Issue in Brief: President Biden signed an executive order aimed at improving federal cybersecurity, with the order coming on the heels of multiple major and damaging cyber attacks.
Key Takeaway: The goal of the executive order is to modernize cybersecurity defenses by protecting federal networks and improving information-sharing between the government and private entities on cyber matters.
On the Horizon: As a result of the executive order, federal contractors should expect heightened federal oversight and new standards related to cybersecurity, while the private sector should expect that these standards and practices will set a new baseline for cybersecurity defense and response.
On May 12, 2021, President Biden signed the “Executive Order on Improving the Nation’s Cybersecurity” (“EO”). The EO was developed in response to the SolarWinds incident and comes in the immediate wake of the recent ransomware attack that caused a vital U.S. pipeline to shut down, leading to significant fuel shortages.
A Step in the Right Direction:
The EO is the “first of many ambitious steps” to “make a significant contribution toward modernizing cybersecurity defenses by protecting federal networks, improving information-sharing between the U.S. government and the private sector on cyber issues, and strengthening the United States’ ability to respond to incidents when they occur.” While the EO’s practices generally apply to federal government agencies, networks, and contractors, the administration expects “private sector companies to follow the Federal government’s lead and take ambitious measures to augment and align cybersecurity investments with the goal of minimizing future incidents to Companies will need to be more cooperative and transparent with the federal government on cybersecurity to comply with new guidelines.”
The EO includes the following key initiatives:
- Requires information technology (IT) service providers that do business with the government to share breach information that could impact government networks.
- Accelerates movement of the federal government to secure cloud services and mandates deployment of multifactor authentication and encryption.
- Establishes baseline security standards for development of software sold to the government, including requiring developers to maintain greater visibility into their software and making security data publicly available.
- Creates a pilot program to create a federally sponsored labeling program, similar to “energy star,” so that the government and public at large can easily see whether software was developed securely.
- Establishes a Cybersecurity Safety Review Board, co-chaired by government and private sector leads. The Board, modeled after the National Transportation Safety Board, may convene after significant cyber incidents to analyze causes and make specific recommendations.
- Creates a standard playbook and set of definitions for cyber incident response by federal departments and agencies to ensure that all federal agencies are prepared to take uniform steps to identify and mitigate threats and provide the private sector with a template for its response efforts.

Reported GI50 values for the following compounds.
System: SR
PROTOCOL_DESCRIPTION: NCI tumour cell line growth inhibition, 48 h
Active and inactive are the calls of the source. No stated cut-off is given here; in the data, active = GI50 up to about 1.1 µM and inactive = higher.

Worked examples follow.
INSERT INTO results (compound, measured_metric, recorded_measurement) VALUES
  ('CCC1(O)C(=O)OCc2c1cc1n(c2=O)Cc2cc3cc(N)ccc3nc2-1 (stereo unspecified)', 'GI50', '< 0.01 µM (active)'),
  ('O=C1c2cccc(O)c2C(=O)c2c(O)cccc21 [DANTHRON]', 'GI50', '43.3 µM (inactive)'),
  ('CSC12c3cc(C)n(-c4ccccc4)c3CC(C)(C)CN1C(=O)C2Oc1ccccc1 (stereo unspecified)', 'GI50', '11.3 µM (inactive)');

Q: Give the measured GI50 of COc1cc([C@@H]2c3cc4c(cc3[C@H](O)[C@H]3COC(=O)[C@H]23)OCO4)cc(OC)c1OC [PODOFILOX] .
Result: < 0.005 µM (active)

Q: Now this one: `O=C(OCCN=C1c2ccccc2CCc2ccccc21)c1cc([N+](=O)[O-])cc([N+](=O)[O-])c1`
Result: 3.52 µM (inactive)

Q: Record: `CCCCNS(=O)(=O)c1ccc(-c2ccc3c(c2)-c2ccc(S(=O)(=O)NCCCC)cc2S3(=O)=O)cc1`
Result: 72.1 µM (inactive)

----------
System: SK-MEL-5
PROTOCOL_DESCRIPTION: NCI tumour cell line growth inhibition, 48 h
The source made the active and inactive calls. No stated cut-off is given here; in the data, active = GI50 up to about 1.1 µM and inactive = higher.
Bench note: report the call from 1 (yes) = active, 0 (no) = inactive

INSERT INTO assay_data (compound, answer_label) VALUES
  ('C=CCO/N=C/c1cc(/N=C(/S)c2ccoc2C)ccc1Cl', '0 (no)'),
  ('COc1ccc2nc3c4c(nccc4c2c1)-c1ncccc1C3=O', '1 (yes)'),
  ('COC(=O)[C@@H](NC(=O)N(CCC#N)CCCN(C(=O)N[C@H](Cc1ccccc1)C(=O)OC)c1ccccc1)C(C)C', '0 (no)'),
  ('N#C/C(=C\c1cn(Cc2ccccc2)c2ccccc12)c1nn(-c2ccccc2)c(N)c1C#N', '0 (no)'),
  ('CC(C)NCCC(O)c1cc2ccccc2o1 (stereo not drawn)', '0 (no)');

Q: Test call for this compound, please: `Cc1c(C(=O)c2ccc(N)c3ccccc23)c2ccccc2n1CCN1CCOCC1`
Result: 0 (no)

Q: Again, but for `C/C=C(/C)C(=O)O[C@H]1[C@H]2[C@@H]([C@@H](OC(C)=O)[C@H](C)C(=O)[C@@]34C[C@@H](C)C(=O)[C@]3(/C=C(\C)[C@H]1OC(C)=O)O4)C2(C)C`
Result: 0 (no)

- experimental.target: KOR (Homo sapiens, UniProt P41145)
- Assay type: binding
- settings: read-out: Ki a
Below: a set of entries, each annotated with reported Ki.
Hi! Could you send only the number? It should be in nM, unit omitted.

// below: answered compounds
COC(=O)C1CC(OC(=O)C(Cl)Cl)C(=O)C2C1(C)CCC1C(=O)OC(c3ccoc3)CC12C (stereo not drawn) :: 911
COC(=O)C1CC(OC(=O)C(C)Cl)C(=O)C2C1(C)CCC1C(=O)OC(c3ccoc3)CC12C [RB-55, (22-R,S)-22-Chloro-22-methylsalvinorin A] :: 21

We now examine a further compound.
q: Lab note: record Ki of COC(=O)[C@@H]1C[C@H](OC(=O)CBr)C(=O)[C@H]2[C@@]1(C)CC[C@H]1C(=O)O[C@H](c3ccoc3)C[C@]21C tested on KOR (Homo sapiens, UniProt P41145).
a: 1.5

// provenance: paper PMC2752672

- Enables a government-wide endpoint detection and response system (“EDR”) and improved information sharing within the federal government.
- Creates cybersecurity event log requirements for federal departments and agencies.
Within four months of the EO, the government will publish standardized contract language for cybersecurity requirements across government agencies. Separately, the Commerce Department has six months to publish preliminary guidelines for software security in the federal supply chain, and one year to publish final guidelines. Unlike past administrations' efforts to address cybersecurity in this area, the E.O. requires significant cooperation from the private sector and more transparency between the federal government and private companies.
How the Private Sector Should Respond:
In the coming months, both federal contractors and other private sector companies should consider taking the following steps in response to the EO:
- Evaluate current cybersecurity practices for opportunities for improvement. The first step to understanding how to comply with any new guidelines or best practices is to do a baseline assessment of current practices and understand where any weaknesses are.
- Comment on proposed software security guidelines once available. If given the opportunity to comment on new guidelines, it is critical to provide feedback on any concerns regarding real-world implementation.
- Create systems to implement any new guidelines. Once new guidelines or best practices are released, it is important to create internal systems to track whether and how any new requirements or best practices will be implemented.
- Keep channels of communication open with federal agencies regarding cybersecurity. An overarching theme of the EO is increased communication and transparency between the federal government and the private sector regarding cybersecurity practices and incidents in the procurement chain and more broadly. If an incident should occur, it will be easier to facilitate an effective incident response if channels of communication with relevant agencies are already open.
The EO is available here.
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